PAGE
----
Report Cites Need for Major Shift in Storm Water Regulation
A new report from the National Research Council finds that today’s storm water regulation under the U.S. Clean Water Act provides an ineffective approach to improving the nation’s water quality, a long-standing view of NAHB.
“Radical changes to the U.S. Environmental Protection Agency's storm water program are necessary to reverse degradation of fresh water resources and ensure progress toward the Clean Water Act's goal of fishable and swimmable waters,” the council said in a press release. The organization is part of the National Academies, which assessed the program at the EPA’s request.
The council recommended that storm water be regulated by watershed rather than by individual jurisdictions — a major shift in current regulatory policies, but one that recognizes the many sources of storm water, including roads.
While agricultural activities are responsible for more than half of the pollutants discharged into the nation’s rivers, bays and other bodies of water, their effect on water quality was not included in the study.
NAHB environmental and regulatory staff members are now evaluating the research and conclusions contained in the two-inch-thick report. Among other highlights of the council’s findings:
- The idea of regulating storm water to improve water quality was doomed from the start because so much urban development had already been constructed before the act was signed in 1972. The storm water systems in place were designed to control flooding, not improve water quality — two goals that are often in opposition. New construction, meanwhile, tends to have a more positive impact on water quality because it takes water quality needs into consideration.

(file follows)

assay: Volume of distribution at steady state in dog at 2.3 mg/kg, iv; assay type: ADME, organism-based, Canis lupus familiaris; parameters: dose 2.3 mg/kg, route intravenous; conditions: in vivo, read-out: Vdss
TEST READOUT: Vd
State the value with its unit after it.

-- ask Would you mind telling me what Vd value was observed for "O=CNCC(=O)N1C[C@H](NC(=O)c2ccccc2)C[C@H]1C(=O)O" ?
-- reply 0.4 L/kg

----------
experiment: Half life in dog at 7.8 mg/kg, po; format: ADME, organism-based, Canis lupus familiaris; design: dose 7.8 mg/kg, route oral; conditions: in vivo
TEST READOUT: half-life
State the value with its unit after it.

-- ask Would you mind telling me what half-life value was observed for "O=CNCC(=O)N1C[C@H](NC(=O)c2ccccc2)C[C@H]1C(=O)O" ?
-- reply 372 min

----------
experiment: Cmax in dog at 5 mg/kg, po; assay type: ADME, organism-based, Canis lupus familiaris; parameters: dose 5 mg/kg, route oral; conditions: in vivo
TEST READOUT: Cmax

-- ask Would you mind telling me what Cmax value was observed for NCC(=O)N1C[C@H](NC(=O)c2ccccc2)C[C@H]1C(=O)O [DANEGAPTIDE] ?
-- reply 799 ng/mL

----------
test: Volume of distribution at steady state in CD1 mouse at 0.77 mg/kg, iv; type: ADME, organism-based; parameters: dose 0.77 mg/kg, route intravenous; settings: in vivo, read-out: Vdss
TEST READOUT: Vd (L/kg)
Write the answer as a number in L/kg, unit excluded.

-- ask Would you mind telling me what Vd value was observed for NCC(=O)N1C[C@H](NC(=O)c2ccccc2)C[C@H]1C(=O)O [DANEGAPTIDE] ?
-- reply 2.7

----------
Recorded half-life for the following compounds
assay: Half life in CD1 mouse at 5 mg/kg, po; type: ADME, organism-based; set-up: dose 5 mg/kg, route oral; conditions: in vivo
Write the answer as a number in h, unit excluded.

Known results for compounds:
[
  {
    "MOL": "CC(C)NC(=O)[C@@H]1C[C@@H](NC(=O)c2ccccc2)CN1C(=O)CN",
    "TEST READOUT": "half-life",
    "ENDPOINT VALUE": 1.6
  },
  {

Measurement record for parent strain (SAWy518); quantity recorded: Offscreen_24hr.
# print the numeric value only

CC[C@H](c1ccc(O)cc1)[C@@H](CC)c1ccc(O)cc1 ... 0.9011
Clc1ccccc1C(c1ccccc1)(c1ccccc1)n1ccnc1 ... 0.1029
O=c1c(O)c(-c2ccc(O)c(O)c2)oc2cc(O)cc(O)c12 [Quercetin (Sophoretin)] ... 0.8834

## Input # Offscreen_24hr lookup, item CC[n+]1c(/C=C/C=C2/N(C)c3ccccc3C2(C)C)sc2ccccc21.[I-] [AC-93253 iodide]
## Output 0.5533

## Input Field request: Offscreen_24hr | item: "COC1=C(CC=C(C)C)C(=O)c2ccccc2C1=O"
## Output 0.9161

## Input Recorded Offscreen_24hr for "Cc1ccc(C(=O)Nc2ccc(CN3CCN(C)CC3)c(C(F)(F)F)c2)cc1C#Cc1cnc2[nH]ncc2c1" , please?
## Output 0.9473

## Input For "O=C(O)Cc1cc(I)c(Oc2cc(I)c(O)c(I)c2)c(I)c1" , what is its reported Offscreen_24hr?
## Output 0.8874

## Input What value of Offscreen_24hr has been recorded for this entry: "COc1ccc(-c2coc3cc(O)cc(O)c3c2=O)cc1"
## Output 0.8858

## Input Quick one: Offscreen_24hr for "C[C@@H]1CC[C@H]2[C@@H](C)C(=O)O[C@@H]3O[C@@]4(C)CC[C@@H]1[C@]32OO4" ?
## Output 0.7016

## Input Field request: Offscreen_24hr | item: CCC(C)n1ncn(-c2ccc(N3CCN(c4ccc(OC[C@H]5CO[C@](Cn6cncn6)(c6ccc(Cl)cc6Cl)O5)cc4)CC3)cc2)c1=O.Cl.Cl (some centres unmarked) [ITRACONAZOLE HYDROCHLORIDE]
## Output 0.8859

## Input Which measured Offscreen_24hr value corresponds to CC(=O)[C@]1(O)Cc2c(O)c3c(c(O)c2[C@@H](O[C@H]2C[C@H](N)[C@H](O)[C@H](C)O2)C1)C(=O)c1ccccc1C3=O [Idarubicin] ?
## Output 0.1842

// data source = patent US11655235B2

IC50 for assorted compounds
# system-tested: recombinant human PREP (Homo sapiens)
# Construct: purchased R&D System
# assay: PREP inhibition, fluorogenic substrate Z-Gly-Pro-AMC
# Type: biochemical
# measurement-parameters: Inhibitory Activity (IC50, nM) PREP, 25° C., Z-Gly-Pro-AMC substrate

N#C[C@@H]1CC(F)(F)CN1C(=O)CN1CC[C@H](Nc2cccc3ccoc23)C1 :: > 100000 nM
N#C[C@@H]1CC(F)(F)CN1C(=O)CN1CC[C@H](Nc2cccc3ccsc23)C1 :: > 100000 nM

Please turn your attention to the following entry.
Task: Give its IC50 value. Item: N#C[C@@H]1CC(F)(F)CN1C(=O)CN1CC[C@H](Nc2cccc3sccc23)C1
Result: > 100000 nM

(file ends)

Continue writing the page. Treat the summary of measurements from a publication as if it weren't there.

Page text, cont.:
- More research is needed on the effectiveness of best management practices (BMPs) such as specially designed silt fences and other technologies. The council emphasized the importance of low-impact development techniques, including rain gardens and swales, as well as reducing impervious surfaces in new development.
- Storm water controls should focus on the importance of reducing the volume of runoff and not just the chemicals that are in the water.
NAHB is planning a summary of the report that will be available on the association’s Web site. For additional information, e-mail Calli Schmidt, or call her at 800-368-5242 x8132.
'Storm Water Permitting: A Guide for Builders and Developers' Available at BuilderBooks.com
“Storm Water Permitting: A Guide for Builders and Developers,” available through BuilderBooks.com, provides a starting point for builders and developers to use in locating and understanding storm water permitting requirements.
The publication has been prepared to help builders comply with the U.S. Environmental Protection Agency's storm water requirements, and includes information on state permitting programs and more than 50 of the most commonly used best management practices. Also included are tips on compliance, including how to handle visits from inspectors.
To view or purchase this guide online, click here, or call 800-223-2665.